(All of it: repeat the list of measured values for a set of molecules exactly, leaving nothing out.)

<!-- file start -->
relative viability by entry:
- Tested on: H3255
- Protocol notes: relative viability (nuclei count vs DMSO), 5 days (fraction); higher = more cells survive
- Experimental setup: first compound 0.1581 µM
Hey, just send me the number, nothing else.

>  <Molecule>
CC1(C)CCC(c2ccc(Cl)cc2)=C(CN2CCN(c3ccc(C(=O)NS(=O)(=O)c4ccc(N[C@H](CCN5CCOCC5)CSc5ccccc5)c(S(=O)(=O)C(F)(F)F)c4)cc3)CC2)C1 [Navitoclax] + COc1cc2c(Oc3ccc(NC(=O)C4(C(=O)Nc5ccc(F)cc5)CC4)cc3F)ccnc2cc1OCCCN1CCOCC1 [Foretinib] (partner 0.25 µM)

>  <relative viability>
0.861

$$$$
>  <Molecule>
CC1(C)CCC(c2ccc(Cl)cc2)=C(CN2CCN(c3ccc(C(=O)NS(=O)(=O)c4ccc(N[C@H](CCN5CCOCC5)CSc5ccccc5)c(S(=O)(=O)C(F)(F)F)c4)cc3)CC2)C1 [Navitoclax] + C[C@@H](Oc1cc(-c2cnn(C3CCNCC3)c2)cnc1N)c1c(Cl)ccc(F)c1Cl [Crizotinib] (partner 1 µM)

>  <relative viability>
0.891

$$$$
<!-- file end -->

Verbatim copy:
relative viability by entry:
- Tested on: H3255
- Protocol notes: relative viability (nuclei count vs DMSO), 5 days (fraction); higher = more cells survive
- Experimental setup: first compound 0.1581 µM
Hey, just send me the number, nothing else.

>  <Molecule>
CC1(C)CCC(c2ccc(Cl)cc2)=C(CN2CCN(c3ccc(C(=O)NS(=O)(=O)c4ccc(N[C@H](CCN5CCOCC5)CSc5ccccc5)c(S(=O)(=O)C(F)(F)F)c4)cc3)CC2)C1 [Navitoclax] + COc1cc2c(Oc3ccc(NC(=O)C4(C(=O)Nc5ccc(F)cc5)CC4)cc3F)ccnc2cc1OCCCN1CCOCC1 [Foretinib] (partner 0.25 µM)

>  <relative viability>
0.861

$$$$
>  <Molecule>
CC1(C)CCC(c2ccc(Cl)cc2)=C(CN2CCN(c3ccc(C(=O)NS(=O)(=O)c4ccc(N[C@H](CCN5CCOCC5)CSc5ccccc5)c(S(=O)(=O)C(F)(F)F)c4)cc3)CC2)C1 [Navitoclax] + C[C@@H](Oc1cc(-c2cnn(C3CCNCC3)c2)cnc1N)c1c(Cl)ccc(F)c1Cl [Crizotinib] (partner 1 µM)

>  <relative viability>
0.891

$$$$